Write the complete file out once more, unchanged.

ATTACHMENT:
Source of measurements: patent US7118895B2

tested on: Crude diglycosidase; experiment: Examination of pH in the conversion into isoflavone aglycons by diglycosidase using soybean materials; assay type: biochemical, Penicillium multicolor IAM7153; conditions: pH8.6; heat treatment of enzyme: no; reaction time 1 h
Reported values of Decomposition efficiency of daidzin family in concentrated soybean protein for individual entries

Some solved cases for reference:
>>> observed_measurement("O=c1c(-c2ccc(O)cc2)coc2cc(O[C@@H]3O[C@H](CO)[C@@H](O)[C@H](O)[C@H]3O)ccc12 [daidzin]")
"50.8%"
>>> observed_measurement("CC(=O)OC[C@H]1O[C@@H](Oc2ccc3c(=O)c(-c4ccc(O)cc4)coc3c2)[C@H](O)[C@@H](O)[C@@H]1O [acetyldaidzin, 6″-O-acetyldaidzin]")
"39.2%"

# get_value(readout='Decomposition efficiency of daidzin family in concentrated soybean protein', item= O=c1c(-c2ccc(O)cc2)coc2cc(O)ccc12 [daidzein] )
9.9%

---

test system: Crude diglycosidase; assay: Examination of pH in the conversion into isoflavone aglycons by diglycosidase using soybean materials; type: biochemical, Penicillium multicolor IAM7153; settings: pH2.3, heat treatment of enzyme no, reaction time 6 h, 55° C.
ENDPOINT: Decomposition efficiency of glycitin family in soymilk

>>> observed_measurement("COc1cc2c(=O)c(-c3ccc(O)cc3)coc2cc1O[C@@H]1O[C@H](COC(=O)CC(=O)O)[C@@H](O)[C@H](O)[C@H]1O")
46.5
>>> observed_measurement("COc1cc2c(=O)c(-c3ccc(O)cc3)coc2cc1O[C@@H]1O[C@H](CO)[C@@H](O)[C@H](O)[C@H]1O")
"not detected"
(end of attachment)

Source of measurements: patent US7118895B2

tested on: Crude diglycosidase; experiment: Examination of pH in the conversion into isoflavone aglycons by diglycosidase using soybean materials; assay type: biochemical, Penicillium multicolor IAM7153; conditions: pH8.6; heat treatment of enzyme: no; reaction time 1 h
Reported values of Decomposition efficiency of daidzin family in concentrated soybean protein for individual entries

Some solved cases for reference:
>>> observed_measurement("O=c1c(-c2ccc(O)cc2)coc2cc(O[C@@H]3O[C@H](CO)[C@@H](O)[C@H](O)[C@H]3O)ccc12 [daidzin]")
"50.8%"
>>> observed_measurement("CC(=O)OC[C@H]1O[C@@H](Oc2ccc3c(=O)c(-c4ccc(O)cc4)coc3c2)[C@H](O)[C@@H](O)[C@@H]1O [acetyldaidzin, 6″-O-acetyldaidzin]")
"39.2%"

# get_value(readout='Decomposition efficiency of daidzin family in concentrated soybean protein', item= O=c1c(-c2ccc(O)cc2)coc2cc(O)ccc12 [daidzein] )
9.9%

---

test system: Crude diglycosidase; assay: Examination of pH in the conversion into isoflavone aglycons by diglycosidase using soybean materials; type: biochemical, Penicillium multicolor IAM7153; settings: pH2.3, heat treatment of enzyme no, reaction time 6 h, 55° C.
ENDPOINT: Decomposition efficiency of glycitin family in soymilk

>>> observed_measurement("COc1cc2c(=O)c(-c3ccc(O)cc3)coc2cc1O[C@@H]1O[C@H](COC(=O)CC(=O)O)[C@@H](O)[C@H](O)[C@H]1O")
46.5
>>> observed_measurement("COc1cc2c(=O)c(-c3ccc(O)cc3)coc2cc1O[C@@H]1O[C@H](CO)[C@@H](O)[C@H](O)[C@H]1O")
"not detected"